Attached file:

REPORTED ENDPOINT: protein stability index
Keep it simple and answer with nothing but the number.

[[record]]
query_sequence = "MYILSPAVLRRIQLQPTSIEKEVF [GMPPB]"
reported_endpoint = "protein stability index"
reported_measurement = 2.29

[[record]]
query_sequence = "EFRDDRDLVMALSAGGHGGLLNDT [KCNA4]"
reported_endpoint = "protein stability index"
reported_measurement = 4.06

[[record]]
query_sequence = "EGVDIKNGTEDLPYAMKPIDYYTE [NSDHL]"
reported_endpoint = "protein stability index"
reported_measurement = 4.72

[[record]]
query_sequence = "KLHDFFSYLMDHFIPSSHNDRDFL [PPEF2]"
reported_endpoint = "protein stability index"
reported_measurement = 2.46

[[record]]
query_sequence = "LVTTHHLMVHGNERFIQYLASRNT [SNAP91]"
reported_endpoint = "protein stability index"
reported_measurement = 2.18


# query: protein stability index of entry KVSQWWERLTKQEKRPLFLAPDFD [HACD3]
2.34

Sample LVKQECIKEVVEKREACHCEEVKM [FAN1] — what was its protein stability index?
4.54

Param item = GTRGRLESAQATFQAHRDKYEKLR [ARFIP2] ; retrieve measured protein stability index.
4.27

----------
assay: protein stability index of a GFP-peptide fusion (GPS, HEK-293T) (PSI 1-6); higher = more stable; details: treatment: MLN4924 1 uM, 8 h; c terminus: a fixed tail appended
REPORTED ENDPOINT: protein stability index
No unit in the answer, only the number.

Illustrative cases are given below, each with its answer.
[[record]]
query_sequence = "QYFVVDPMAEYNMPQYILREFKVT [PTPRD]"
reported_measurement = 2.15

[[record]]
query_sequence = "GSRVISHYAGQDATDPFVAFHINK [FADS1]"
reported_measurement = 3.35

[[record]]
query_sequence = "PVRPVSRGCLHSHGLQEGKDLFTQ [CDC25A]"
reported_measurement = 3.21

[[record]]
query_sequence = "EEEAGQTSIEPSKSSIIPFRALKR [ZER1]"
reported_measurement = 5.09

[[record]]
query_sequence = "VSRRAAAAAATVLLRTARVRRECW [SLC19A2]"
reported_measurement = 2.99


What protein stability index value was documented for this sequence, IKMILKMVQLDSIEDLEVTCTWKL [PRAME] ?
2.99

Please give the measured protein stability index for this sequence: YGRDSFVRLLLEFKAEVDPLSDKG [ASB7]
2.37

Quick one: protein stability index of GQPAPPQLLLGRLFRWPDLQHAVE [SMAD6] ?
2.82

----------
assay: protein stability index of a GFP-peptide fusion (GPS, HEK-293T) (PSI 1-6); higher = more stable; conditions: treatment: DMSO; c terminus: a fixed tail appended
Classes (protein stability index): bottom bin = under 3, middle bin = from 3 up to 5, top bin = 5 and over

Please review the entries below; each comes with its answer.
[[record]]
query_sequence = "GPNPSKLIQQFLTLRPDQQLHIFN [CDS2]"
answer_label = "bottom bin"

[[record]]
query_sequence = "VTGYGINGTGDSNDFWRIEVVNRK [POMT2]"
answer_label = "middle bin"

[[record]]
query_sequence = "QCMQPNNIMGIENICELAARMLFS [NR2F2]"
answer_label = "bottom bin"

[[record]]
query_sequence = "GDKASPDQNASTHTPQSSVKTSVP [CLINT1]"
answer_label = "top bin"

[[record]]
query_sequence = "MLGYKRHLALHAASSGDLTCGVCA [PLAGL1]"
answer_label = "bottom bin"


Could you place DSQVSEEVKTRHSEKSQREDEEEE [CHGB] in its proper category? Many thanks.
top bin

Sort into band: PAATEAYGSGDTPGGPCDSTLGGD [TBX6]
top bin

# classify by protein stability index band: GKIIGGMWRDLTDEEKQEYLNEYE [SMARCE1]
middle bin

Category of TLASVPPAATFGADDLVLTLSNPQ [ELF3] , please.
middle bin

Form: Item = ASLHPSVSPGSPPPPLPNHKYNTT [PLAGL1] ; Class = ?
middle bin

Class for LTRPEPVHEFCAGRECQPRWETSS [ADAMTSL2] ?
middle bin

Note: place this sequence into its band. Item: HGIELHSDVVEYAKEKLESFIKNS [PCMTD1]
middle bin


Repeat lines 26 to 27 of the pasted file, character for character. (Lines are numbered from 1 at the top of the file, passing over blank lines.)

4.54

Param item = GTRGRLESAQATFQAHRDKYEKLR [ARFIP2] ; retrieve measured protein stability index.